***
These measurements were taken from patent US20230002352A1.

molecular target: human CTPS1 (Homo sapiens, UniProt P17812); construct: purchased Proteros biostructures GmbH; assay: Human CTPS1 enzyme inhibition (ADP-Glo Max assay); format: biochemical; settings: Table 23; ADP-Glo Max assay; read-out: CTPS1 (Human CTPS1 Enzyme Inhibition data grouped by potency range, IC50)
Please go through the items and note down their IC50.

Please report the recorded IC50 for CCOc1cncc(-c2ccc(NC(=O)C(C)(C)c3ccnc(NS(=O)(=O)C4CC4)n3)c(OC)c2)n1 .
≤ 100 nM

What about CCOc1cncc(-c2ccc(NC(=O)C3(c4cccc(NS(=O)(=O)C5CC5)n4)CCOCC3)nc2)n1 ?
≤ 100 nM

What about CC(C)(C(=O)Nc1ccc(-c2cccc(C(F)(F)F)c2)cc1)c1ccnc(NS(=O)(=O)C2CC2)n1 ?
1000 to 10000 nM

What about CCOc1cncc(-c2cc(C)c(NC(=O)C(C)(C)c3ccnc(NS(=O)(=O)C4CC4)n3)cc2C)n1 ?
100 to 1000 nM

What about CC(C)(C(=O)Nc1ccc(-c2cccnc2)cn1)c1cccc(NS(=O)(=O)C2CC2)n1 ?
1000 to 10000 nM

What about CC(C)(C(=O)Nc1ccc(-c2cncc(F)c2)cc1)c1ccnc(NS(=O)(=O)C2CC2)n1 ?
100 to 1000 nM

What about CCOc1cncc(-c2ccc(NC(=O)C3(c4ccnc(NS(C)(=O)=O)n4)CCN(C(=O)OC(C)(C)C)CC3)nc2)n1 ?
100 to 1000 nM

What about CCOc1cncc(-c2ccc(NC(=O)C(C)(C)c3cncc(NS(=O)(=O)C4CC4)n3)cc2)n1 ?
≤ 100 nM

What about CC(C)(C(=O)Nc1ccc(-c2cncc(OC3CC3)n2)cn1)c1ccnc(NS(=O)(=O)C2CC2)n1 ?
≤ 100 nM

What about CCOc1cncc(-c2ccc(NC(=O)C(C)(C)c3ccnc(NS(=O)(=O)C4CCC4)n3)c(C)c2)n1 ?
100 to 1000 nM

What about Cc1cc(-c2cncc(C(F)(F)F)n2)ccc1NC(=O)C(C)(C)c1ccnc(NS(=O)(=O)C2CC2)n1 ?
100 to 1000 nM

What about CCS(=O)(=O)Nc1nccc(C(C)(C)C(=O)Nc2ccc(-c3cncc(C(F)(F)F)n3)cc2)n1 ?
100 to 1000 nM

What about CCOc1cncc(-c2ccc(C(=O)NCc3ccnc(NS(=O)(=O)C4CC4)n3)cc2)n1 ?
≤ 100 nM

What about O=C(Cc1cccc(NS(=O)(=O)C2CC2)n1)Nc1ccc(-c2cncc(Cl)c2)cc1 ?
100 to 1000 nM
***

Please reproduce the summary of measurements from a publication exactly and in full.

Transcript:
These measurements were taken from patent US20230002352A1.

molecular target: human CTPS1 (Homo sapiens, UniProt P17812); construct: purchased Proteros biostructures GmbH; assay: Human CTPS1 enzyme inhibition (ADP-Glo Max assay); format: biochemical; settings: Table 23; ADP-Glo Max assay; read-out: CTPS1 (Human CTPS1 Enzyme Inhibition data grouped by potency range, IC50)
Please go through the items and note down their IC50.

Please report the recorded IC50 for CCOc1cncc(-c2ccc(NC(=O)C(C)(C)c3ccnc(NS(=O)(=O)C4CC4)n3)c(OC)c2)n1 .
≤ 100 nM

What about CCOc1cncc(-c2ccc(NC(=O)C3(c4cccc(NS(=O)(=O)C5CC5)n4)CCOCC3)nc2)n1 ?
≤ 100 nM

What about CC(C)(C(=O)Nc1ccc(-c2cccc(C(F)(F)F)c2)cc1)c1ccnc(NS(=O)(=O)C2CC2)n1 ?
1000 to 10000 nM

What about CCOc1cncc(-c2cc(C)c(NC(=O)C(C)(C)c3ccnc(NS(=O)(=O)C4CC4)n3)cc2C)n1 ?
100 to 1000 nM

What about CC(C)(C(=O)Nc1ccc(-c2cccnc2)cn1)c1cccc(NS(=O)(=O)C2CC2)n1 ?
1000 to 10000 nM

What about CC(C)(C(=O)Nc1ccc(-c2cncc(F)c2)cc1)c1ccnc(NS(=O)(=O)C2CC2)n1 ?
100 to 1000 nM

What about CCOc1cncc(-c2ccc(NC(=O)C3(c4ccnc(NS(C)(=O)=O)n4)CCN(C(=O)OC(C)(C)C)CC3)nc2)n1 ?
100 to 1000 nM

What about CCOc1cncc(-c2ccc(NC(=O)C(C)(C)c3cncc(NS(=O)(=O)C4CC4)n3)cc2)n1 ?
≤ 100 nM

What about CC(C)(C(=O)Nc1ccc(-c2cncc(OC3CC3)n2)cn1)c1ccnc(NS(=O)(=O)C2CC2)n1 ?
≤ 100 nM

What about CCOc1cncc(-c2ccc(NC(=O)C(C)(C)c3ccnc(NS(=O)(=O)C4CCC4)n3)c(C)c2)n1 ?
100 to 1000 nM

What about Cc1cc(-c2cncc(C(F)(F)F)n2)ccc1NC(=O)C(C)(C)c1ccnc(NS(=O)(=O)C2CC2)n1 ?
100 to 1000 nM

What about CCS(=O)(=O)Nc1nccc(C(C)(C)C(=O)Nc2ccc(-c3cncc(C(F)(F)F)n3)cc2)n1 ?
100 to 1000 nM

What about CCOc1cncc(-c2ccc(C(=O)NCc3ccnc(NS(=O)(=O)C4CC4)n3)cc2)n1 ?
≤ 100 nM

What about O=C(Cc1cccc(NS(=O)(=O)C2CC2)n1)Nc1ccc(-c2cncc(Cl)c2)cc1 ?
100 to 1000 nM